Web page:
An Idol strikes Rama

Live/Concerts, Music reviews

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Image: Billyidol.net

Armed with all the black leather in his closet, signature snarl and trademark bleached punk-hair, Idol rocked Rama on Wednesday night. 2016 marked the “White Wedding” singer’s return to Casino Rama stage for the first time in three years.

Idol showed no signs of slowing down at age 60, only pausing briefly for wardrobe changes and to take off his shirt.

The band opened with “Shock to the System”, a bold choice, before launching into a string of songs from all eras of his career ranging from new tunes such as the fist-pumper “Can’t Bring Me Down” (off Idol’s 2014 effort Kings & Queens of the Underground) right down to classic Generation X-era crowd-pleaser “Dancing With Myself”.

Idol, the man, is possessed on stage. With facial expressions that would make Linda Blair circa The Exorcist blush, he proved himself once more to be quite the ringleader. Even when the paces slows down and during weaker songs he remains in complete control, with his every move captivating the audience. His voice today is not quite what it was during it’s peak as Billy struggled with some of the higher notes but gave a commendable performance nonetheless. Idol’s energy and charisma more than made up for vocal limitations.

Idol, the band, worked as a tight and well-oiled cohesive unit after wearing decades of touring on their collective sleeves, and it shows. For far too long guitarist Steve Stevens has been an unsung hero of rock’n’roll, behind Billy Idol’s world-famous face. The raven-haired guitarist had the chance to show off his talents on multiple occasion with intimate solos spots as well as bits and pieces of Top Gun and Led Zeppelin to the delight of the crowd.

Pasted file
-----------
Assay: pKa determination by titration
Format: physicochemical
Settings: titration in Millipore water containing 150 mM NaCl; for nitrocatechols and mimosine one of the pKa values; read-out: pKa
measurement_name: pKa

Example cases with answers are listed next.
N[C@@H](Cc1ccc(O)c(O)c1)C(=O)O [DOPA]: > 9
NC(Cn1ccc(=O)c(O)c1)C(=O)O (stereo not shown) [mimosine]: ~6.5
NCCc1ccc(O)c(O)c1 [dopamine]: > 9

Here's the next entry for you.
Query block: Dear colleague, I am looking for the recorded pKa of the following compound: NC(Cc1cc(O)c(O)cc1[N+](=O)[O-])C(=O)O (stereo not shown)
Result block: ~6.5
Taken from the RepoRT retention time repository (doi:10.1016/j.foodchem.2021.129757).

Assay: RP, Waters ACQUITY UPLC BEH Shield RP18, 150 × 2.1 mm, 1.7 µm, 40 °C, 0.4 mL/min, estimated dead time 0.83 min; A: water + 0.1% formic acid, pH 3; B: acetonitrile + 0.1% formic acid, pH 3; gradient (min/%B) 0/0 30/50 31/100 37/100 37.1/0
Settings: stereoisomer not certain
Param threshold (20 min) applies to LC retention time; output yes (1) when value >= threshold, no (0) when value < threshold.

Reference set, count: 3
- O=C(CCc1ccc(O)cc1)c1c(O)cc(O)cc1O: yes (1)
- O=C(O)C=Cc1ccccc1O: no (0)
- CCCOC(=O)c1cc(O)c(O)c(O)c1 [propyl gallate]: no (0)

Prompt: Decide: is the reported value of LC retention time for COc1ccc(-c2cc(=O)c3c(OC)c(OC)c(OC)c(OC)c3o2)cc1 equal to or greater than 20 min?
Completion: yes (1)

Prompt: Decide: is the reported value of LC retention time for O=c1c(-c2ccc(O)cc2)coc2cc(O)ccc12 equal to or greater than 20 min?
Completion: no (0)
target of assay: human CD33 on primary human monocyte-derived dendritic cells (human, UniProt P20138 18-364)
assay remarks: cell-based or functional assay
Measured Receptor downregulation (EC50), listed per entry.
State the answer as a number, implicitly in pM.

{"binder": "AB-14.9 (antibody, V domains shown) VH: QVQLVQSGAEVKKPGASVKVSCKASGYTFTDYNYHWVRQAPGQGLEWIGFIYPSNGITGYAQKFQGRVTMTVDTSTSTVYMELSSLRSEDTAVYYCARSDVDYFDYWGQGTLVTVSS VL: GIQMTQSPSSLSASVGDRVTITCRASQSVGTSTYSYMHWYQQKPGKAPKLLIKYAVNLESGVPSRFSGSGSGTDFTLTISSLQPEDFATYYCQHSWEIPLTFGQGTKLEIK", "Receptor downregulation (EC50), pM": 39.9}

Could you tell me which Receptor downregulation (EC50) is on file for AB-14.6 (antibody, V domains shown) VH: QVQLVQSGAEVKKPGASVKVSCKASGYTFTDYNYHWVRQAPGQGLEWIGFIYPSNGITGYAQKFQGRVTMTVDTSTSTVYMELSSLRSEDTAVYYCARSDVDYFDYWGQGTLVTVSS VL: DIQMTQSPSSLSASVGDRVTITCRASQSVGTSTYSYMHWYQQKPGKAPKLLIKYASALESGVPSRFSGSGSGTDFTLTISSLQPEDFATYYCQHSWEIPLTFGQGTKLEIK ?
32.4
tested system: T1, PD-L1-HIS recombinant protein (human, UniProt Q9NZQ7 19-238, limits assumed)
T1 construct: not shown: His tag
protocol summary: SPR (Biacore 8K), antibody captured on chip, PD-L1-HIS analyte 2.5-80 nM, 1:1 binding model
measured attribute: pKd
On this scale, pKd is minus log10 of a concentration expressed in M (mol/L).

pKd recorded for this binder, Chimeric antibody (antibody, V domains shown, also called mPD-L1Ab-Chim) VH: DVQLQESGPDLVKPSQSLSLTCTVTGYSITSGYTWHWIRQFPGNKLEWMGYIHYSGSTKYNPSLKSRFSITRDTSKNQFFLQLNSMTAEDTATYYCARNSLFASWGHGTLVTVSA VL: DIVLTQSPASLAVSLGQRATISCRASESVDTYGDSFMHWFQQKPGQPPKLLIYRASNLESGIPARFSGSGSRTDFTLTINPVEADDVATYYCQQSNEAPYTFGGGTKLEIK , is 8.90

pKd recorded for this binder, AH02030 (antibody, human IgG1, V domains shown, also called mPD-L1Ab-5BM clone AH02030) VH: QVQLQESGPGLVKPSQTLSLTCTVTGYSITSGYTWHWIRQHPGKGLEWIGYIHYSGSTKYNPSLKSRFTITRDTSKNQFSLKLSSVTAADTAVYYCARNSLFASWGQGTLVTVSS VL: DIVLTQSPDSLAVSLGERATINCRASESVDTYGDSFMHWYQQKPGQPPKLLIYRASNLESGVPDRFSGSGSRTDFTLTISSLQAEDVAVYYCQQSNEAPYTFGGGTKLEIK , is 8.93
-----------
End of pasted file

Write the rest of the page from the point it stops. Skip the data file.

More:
To the untrained ear, the catalogue selection would consist of somewhat obscure songs until the concert staples (save the best for last of course, of course) : “Rebel Yell”, “White Wedding”—performed acoustically in it’s first half with only Idol and Stevens before an electric finish with the full band— “Eyes Without a Face” and “Mony Mony” arrived much later in the set. The devoted fan knows that Billy played selections from new material, classic hits, and middle-day era Idol, effectively covering his entire recording career. Kicking off the show with “Shock to the System” from the underrated Cyber Punk album was pleasantly unexpected , well done Billy.

On this night two obvious favourites in the Billy Idol cannon —“Hot In The City” and “Flesh For Fantasy”— went missing from the setlist, nowhere to be seen (although the band did play Flesh the very next night in Ottawa).

The man with the perpetual sneer even found time between and during songs to sign the occasional records, book and piece of memorabilia for a some lucky fans in the first few rows.

Next time, I only ask Billy ldol to rightfully put “Flesh for Fantasy” in the setlist.

Setlist:
Shock to the System
Dancing With Myself (Generation X song)
Pumping on Steel
Scream
Can’t Break Me Down
Prodigal Blues
Eyes Without a Face
Steve Stevens Guitar Solo – Zeppelin Solos
Don’t Need a Gun
Cradle of Love
Blue Highway
Steve Stevens Guitar Solo
Rebel Yell

Encore:
White Wedding
Mony Mony (Tommy James & the Shondells cover)

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